http://bit.ly/1SNYv1B
(a) Illustration depicting biocell attached to CMOS integrated circuit. (b) Illustration of membrane in pore containing sodium–potassium pumps. (c) Circuit model of equivalent stacked membranes, =2.1 pA, =98.6 GΩ, =575 GΩ and =75 pF, Ag/AgCl electrode equivalent resistance RWE+RCE<20 kΩ, ...
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Gerd Moe-Behrens
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Gerd Moe-Behrens
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Guiding the folding pathway of DNA origami

by
Katherine E. Dunn, Frits Dannenberg, Thomas E. Ouldridge, Marta Kwiatkowska, Andrew J. Turberfield & Jonathan Bath

"DNA origami is a robust assembly technique that folds a single-stranded DNA template into a target structure by annealing it with hundreds of short ‘staple’ strands1, 2, 3, 4. Its guiding design principle is that the target structure is the single most stable configuration5. The folding transition is cooperative4, 6, 7 and, as in the case of proteins, is governed by information encoded in the polymer sequence8, 9, 10, 11. A typical origami folds primarily into the desired shape, but misfolded structures can kinetically trap the system and reduce the yield2. Although adjusting assembly conditions2, 12 or following empirical design rules12, 13 can improve yield, well-folded origami often need to be separated from misfolded structures2, 3, 14, 15, 16. The problem could in principle be avoided if assembly pathway and kinetics were fully understood and then rationally optimized. To this end, here we present a DNA origami system with the unusual property of being able to form a small set of distinguishable and well-folded shapes that represent discrete and approximately degenerate energy minima in a vast folding landscape, thus allowing us to probe the assembly process. The obtained high yield of well-folded origami structures confirms the existence of efficient folding pathways, while the shape distribution provides information about individual trajectories through the folding landscape. We find that, similarly to protein folding, the assembly of DNA origami is highly cooperative; that reversible bond formation is important in recovering from transient misfoldings; and that the early formation of long-range connections can very effectively enforce particular folds. We use these insights to inform the design of the system so as to steer assembly towards desired structures. Expanding the rational design process to include the assembly pathway should thus enable more reproducible synthesis, particularly when targeting more complex structures. We anticipate that this expansion will be essential if DNA origami is to continue its rapid development1, 2, 3, 17, 18, 19 and become a reliable manufacturing technology20."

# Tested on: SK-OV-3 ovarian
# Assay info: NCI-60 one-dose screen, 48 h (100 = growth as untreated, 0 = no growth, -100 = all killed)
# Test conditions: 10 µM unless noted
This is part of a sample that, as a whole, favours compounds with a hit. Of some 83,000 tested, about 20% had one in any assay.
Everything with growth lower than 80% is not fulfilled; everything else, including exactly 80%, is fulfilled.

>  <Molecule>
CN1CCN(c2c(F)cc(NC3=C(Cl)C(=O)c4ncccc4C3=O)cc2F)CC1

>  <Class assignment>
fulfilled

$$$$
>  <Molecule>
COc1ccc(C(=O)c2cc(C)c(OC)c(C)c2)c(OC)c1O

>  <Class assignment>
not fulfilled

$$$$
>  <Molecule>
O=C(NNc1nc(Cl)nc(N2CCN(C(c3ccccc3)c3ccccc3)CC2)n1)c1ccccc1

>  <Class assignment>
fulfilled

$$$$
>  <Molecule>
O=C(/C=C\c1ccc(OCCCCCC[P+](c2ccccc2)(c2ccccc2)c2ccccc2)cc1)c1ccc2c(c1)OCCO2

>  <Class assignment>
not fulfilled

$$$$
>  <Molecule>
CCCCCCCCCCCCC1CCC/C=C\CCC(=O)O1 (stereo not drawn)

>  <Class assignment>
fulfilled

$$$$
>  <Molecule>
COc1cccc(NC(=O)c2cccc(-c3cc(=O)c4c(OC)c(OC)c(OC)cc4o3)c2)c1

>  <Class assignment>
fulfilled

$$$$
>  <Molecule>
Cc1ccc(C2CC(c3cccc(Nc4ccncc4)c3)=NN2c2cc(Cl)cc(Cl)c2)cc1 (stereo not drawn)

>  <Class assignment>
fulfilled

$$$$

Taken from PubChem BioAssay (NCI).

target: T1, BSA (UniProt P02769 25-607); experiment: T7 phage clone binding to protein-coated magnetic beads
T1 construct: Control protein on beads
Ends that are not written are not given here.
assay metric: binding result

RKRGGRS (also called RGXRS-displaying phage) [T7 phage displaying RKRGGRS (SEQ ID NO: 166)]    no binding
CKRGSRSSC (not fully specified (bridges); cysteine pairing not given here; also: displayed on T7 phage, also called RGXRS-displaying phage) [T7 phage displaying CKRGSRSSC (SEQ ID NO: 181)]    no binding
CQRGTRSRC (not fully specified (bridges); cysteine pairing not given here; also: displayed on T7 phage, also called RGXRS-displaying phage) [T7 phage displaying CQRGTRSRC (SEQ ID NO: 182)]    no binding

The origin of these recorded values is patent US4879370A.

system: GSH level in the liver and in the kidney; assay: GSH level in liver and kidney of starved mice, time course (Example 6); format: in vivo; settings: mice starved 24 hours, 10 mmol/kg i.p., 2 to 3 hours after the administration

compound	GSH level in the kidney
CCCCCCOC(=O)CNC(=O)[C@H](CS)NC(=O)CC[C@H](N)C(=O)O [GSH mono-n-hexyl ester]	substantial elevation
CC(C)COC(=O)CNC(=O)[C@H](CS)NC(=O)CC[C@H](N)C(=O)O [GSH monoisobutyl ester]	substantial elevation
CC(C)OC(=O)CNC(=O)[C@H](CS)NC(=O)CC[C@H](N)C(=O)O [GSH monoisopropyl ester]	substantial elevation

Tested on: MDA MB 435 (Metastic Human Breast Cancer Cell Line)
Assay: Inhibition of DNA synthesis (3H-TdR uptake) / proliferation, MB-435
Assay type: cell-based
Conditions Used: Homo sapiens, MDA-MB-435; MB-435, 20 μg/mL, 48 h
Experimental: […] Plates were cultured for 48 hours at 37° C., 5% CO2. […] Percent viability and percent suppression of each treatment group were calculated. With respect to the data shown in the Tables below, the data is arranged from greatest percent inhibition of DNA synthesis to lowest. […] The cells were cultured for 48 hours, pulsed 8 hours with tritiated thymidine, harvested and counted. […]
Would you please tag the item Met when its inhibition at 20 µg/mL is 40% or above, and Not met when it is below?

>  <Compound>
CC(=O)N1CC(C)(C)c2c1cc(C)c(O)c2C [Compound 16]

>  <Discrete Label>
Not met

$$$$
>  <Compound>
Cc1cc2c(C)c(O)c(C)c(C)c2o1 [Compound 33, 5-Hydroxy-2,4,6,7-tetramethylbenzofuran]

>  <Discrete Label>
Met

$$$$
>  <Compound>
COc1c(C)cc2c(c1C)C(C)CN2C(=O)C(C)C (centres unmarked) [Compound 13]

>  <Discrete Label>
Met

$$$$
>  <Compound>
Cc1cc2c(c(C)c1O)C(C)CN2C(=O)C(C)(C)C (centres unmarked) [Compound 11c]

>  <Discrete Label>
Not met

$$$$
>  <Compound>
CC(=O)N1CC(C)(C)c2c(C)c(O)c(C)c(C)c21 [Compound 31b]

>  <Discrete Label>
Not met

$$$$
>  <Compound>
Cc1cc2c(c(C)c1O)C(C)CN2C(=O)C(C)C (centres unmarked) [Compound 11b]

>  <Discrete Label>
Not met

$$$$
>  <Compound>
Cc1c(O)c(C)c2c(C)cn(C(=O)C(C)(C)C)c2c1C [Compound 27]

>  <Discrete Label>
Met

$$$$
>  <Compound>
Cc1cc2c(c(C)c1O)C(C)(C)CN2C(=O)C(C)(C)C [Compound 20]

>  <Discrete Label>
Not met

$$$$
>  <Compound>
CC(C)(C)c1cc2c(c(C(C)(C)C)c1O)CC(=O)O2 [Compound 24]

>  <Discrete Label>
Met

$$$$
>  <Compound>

http://bit.ly/1O1B2tQ
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Gerd Moe-Behrens
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Free MIT / edX SynBio  course

Principles of Synthetic Biology
Learn how to engineer biological systems and program organisms to perform novel tasks.

http://bit.ly/1EgSTud
Learn how to engineer biological systems and program organisms to perform novel tasks.
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Gerd Moe-Behrens
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Synthetic histone code

Fischle W, Mootz HD, Schwarzer D